From 2012 to 2016, I conducted my PhD research at the Swiss Ornithological Institute (“Vogelwarte Sempach”) in Sempach, Switzerland. To increase our understanding of the annual cycle of migrating birds, I investigated the migration routes, timing, non-breeding sites, but also potential consequences on reproductive success aspects in Hoopoes Upupa epops and Wrynecks Jynx torquilla using geolocators that were deployed between 2010-2015 on individuals of breeding populations in Southern Switzerland (Valais) and likewise used data on breeding phenology for the same time span.
First, we investigated the potential effect of carrying a geolocator in Hoopoes on a range of parameters, ranging from fledgling weight to apparent annual survival. We found that Hoopoes were not affected by carrying a geolocator with a weight corresponding to <2% of their body mass and conclude that with the proper design and an as low as possible relative weight of a device, they can be used and give invaluable insights into detailed migratory behaviour of an individual (see here).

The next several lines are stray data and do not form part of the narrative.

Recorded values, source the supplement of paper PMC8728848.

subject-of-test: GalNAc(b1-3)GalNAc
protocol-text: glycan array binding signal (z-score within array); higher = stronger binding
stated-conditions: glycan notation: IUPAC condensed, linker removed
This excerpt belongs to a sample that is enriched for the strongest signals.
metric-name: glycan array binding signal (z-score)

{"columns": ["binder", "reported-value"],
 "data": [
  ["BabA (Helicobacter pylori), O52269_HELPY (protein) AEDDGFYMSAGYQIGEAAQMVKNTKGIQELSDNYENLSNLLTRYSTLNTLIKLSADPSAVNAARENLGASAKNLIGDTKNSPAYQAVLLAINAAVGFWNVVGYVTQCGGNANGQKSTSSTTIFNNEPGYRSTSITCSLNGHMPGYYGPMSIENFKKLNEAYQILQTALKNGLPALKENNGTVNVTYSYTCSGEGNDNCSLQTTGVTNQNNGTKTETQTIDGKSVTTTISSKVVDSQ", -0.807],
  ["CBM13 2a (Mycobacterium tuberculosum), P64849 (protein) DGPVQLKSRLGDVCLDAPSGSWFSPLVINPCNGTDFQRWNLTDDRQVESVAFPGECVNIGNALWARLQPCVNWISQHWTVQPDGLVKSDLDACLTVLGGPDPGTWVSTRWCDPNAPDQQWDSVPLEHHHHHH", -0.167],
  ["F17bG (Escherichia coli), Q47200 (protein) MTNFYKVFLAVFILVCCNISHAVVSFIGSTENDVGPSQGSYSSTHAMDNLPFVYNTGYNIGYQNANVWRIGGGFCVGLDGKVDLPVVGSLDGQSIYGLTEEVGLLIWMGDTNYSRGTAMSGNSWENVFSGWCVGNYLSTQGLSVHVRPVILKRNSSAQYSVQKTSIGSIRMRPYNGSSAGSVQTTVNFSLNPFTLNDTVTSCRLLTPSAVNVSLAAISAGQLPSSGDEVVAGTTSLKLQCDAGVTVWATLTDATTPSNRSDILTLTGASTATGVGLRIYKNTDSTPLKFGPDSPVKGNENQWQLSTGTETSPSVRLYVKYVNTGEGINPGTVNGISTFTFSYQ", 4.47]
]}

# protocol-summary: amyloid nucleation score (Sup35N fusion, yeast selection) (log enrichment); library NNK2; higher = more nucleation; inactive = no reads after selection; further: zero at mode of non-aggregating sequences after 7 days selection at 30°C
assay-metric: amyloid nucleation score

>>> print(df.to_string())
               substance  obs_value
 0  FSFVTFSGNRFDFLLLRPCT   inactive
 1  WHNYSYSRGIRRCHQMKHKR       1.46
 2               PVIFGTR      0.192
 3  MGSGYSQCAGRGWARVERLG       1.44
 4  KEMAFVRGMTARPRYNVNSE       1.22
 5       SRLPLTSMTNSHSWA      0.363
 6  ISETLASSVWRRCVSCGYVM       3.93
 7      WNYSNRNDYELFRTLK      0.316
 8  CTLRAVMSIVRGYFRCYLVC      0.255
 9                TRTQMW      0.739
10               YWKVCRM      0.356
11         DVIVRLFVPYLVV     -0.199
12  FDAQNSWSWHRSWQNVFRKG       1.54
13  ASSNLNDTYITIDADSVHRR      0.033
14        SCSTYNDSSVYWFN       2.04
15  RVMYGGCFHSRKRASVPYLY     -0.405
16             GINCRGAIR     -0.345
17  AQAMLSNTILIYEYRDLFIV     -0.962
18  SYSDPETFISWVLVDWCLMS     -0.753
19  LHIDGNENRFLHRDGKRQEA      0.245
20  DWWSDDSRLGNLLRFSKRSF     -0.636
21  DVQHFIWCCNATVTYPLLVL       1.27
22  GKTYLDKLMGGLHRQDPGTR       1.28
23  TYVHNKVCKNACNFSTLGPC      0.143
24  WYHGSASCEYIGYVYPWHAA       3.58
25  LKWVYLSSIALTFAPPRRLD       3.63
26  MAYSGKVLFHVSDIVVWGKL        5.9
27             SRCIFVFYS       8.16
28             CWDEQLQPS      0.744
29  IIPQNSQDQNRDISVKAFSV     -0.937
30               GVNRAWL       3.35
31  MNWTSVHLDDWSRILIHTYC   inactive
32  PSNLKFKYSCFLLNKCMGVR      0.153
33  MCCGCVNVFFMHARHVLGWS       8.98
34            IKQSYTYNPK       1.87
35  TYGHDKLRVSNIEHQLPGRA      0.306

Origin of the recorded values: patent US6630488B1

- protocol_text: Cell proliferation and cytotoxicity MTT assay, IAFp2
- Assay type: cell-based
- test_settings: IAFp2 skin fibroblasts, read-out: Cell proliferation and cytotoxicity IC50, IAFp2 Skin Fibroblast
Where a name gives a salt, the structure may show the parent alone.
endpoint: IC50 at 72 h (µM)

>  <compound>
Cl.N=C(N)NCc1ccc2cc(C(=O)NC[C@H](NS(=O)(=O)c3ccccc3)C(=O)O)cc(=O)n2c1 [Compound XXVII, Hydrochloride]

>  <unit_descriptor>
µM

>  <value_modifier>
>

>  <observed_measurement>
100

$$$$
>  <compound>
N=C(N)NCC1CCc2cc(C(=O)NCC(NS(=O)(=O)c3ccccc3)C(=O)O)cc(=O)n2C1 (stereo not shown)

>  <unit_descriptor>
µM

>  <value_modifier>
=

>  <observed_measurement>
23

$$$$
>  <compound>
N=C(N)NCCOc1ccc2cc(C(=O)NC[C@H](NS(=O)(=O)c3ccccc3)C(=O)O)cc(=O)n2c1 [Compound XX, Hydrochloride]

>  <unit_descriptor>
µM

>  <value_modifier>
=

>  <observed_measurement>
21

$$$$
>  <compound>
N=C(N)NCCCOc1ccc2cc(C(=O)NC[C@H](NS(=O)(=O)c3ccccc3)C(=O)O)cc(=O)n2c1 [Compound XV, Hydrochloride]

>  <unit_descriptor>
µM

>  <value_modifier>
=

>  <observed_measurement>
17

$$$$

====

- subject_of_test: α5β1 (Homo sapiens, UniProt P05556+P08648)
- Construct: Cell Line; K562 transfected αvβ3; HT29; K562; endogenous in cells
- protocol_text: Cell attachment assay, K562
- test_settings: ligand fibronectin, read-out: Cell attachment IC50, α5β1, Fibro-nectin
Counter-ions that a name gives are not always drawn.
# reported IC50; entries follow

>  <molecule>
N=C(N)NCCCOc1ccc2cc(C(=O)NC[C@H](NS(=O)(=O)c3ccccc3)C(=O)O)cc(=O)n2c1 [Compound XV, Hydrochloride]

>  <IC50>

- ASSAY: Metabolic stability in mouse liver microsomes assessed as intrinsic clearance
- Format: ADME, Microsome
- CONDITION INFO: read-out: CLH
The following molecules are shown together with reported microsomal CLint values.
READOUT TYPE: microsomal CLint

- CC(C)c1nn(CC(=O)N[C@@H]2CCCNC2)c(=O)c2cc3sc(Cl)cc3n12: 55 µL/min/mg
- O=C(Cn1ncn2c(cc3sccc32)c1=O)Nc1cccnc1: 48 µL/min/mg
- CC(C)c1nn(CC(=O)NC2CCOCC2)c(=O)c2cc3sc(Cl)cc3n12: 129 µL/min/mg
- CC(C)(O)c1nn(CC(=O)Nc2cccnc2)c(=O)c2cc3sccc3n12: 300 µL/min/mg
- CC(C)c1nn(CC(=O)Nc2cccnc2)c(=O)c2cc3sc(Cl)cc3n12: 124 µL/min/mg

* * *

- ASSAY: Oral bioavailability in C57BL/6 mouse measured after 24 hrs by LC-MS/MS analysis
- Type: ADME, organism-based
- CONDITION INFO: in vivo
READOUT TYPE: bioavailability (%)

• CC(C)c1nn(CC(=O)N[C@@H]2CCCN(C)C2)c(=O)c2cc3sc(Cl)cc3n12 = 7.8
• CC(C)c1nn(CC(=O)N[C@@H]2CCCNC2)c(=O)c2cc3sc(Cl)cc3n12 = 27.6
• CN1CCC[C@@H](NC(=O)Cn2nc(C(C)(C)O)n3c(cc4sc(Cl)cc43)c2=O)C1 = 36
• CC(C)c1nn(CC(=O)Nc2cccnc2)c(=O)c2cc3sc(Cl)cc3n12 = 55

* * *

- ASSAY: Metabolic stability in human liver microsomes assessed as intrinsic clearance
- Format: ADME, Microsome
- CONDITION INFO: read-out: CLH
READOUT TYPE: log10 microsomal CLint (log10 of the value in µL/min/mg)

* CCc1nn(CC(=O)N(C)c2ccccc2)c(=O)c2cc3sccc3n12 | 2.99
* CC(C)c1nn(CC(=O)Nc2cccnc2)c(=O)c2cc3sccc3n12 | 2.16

When we used these geolocators for the first time on Wrynecks, we found that contrary to previous believes, Wrynecks from Central-European populations are short-distance migrants wintering in Northern Africa and on the Iberian Peninsula (see here). Similar to their breeding grounds, in their non-breeding grounds they prefer agricultural habitat with shrubs/orchards and patches of open, sandy soil where they can forage on ants, their main food source (see here). Both findings have implications for understanding the mechanisms behind population dynamics of not only Wrynecks, but also other migrants, since assumed whereabouts of migrating birds outside of their breeding range, might thus be located elsewhere than assumed to date.